It is known that one could recover electrostatic Coulomb potential from QED as a nonrelativistic Born approximation. The 3D case could be found in the standard textbook P&S Intro to QFT. This method indeed could (or should can) be generalized to arbitrary spatial dimension $d$. Theories in different dimension share free propagator in common form $$ G_{00}(q)=\frac{i}{q^2+i\epsilon} $$ due to the fundamental quadratic principle in physics. In the nonrelativistic limit, $$ G_{00}(q)\sim\frac{i}{-|\mathbf q|^2+i\epsilon}+\mathcal O(|\mathbf q|^4). $$ The Coulomb potential is its spaitial Fourier transformation $$ \int\mathrm d^d\mathbf q\ \frac{ie^{i\mathbf q\cdot\mathbf r}}{-|\mathbf q|^2+i\epsilon}=\int\mathrm dq\mathrm d\Omega\ \frac{iq^{d-1}e^{iqr\cos\theta}}{-q^2+i\epsilon}=\frac{1}{r^{d-2}}\int\mathrm du\mathrm d\Omega\ \frac{iu^{d-1}e^{iu\cos\theta}}{-u^2+i\epsilon'} $$ Assuming the integral has been properly regularized, it is a constant independent of $r$ so that Coulomb potential $$V(r)=\frac C{r^{d-2}}.$$

The problem arises in the case $d=2$. In this case $V(r)$ is a constant, which violates the result from applying Gauss's law in 2D $$V(r)=C\ln(\frac rL).$$

So what is wrong here?


Inspired by the post mentioned in @Chiral Anormal's comment, I found the integral could be expressed with help of Bessel functions $$ \int\mathrm dq\mathrm d\theta\frac{qe^{iqr\cos\theta}}{-q^2+i\epsilon}=2\pi\int\mathrm d q\ \frac{qJ_0(qr)}{-q^2+i\epsilon}=-2\pi K_0(-i^{3/2}r\sqrt{\epsilon}) $$

As is commonly done in QFT the divergence was arranged by $\epsilon$ and asymptotically $$ -2\pi K_0(-i^{3/2}r\sqrt{\epsilon})\sim 2\pi \ln(r\sqrt{\epsilon})+\mathcal O(1),\quad \epsilon\rightarrow 0 $$ as expected. The "characteristic length" $L$ in logarithmic plays a role as the regulator was argued by @Luboš Motl in Coulomb potential in 2D. It partially solves my question. However, still, I am troubled about the consistency of the QED propagator in 1+2d spacetime and the gap in my argument, i.e., how the last integral depends on $r$.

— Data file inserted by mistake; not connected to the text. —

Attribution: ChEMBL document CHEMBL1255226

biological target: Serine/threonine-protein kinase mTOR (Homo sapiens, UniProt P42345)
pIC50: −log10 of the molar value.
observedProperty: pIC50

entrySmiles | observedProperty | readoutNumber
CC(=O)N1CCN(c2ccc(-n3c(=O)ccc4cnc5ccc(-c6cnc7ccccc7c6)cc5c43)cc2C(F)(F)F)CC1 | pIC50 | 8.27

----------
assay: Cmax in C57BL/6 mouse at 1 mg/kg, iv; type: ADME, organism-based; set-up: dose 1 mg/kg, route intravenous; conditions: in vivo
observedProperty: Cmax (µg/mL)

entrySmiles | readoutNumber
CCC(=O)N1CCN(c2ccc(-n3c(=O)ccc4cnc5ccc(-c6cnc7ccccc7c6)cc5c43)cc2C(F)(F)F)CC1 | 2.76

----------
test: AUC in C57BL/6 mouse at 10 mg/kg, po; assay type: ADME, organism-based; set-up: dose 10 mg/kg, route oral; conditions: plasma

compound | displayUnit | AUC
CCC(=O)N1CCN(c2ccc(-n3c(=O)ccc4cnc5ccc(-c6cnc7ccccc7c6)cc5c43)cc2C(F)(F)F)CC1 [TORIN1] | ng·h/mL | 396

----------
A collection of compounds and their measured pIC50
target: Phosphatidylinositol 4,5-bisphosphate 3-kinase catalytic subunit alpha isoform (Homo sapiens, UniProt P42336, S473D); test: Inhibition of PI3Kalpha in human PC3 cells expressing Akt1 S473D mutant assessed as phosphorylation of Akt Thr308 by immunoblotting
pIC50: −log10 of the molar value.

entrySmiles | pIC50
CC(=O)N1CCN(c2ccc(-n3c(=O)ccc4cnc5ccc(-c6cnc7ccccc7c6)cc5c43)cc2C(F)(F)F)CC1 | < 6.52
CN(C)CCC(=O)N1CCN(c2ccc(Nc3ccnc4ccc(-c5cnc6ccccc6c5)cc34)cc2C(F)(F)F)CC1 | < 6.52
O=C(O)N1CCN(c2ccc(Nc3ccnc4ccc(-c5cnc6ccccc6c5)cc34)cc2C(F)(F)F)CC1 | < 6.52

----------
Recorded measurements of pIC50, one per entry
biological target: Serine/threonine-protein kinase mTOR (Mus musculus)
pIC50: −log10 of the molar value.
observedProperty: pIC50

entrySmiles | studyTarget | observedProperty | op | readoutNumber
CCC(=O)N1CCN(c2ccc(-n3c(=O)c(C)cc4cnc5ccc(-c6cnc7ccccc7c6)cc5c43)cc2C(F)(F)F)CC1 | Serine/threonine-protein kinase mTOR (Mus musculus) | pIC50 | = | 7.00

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    $\begingroup$ Doesn't the $d=2$ version of the original integral (the one on the left-hand side) satisfy Gauss's law? $\endgroup$ Commented May 11, 2021 at 13:20
  • $\begingroup$ Emmm...I am not sure if I have fully understood the point. The integral on the LHS do satisfy the Poisson equation $\nabla^2 V(r)=\delta(r)$ with $d=2$, as I think it should be. However the RHS seems not. That do trouble me a lot... $\endgroup$
    – EliC
    Commented May 11, 2021 at 13:38
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    $\begingroup$ See Qmechanic's answer to physics.stackexchange.com/q/35197 $\endgroup$ Commented May 12, 2021 at 0:41
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    $\begingroup$ Thanks a lot! I have read the answer and it takes a genius transformation in calculating the propagator in a general form. But for me it is not... emmm the final answer. Things are still not properly well-defined. I mean if one takes a priori $d=2$ and $m=0$ the integral is not regularized. In the answer it just let the known result evolve (or extrapolate) to an indetermined case and see the tendance. I have updated my question and make a further claim about it. $\endgroup$
    – EliC
    Commented May 13, 2021 at 3:42
  • $\begingroup$ Yet. I have just realized that we should wondering if the Coulomb potential is ill-defined in 2D. $\endgroup$
    – EliC
    Commented May 13, 2021 at 3:45


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